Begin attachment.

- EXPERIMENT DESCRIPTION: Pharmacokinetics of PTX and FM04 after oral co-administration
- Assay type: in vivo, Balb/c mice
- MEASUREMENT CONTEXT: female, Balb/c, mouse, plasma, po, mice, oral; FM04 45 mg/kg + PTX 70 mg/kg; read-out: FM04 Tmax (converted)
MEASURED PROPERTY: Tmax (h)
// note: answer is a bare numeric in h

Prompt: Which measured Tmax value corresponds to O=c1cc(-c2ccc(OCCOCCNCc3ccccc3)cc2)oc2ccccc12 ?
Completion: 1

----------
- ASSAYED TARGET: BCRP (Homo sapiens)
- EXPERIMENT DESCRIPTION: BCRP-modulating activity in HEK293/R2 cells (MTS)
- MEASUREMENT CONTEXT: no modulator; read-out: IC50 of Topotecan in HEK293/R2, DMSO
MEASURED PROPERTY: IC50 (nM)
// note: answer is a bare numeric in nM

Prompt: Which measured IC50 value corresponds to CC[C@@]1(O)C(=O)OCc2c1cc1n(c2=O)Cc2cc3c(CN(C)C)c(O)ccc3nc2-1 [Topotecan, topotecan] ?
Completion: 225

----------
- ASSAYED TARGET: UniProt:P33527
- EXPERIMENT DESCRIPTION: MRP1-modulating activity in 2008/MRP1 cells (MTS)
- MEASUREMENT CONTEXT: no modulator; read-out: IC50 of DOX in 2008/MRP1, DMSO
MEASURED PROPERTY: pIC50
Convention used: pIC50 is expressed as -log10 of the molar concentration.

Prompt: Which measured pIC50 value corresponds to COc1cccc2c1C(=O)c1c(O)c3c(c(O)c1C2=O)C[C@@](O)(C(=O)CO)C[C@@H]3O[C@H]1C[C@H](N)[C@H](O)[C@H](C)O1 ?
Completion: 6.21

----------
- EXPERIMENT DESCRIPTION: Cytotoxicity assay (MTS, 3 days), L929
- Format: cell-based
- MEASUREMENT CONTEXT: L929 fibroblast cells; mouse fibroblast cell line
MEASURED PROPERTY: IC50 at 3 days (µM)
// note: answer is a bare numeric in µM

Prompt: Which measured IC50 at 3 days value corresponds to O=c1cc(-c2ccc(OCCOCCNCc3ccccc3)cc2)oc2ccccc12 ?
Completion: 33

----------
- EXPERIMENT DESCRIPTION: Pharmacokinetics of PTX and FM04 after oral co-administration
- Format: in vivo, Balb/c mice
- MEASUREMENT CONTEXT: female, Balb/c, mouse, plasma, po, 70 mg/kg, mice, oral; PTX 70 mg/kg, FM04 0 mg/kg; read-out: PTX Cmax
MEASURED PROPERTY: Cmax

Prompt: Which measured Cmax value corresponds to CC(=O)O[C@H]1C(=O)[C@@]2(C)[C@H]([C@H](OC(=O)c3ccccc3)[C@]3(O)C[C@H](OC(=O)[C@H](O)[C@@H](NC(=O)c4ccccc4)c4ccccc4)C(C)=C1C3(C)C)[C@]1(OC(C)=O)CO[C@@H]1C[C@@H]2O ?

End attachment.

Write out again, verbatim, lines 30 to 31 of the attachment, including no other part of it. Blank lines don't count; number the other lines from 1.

Prompt: Which measured IC50 at 3 days value corresponds to O=c1cc(-c2ccc(OCCOCCNCc3ccccc3)cc2)oc2ccccc12 ?
Completion: 33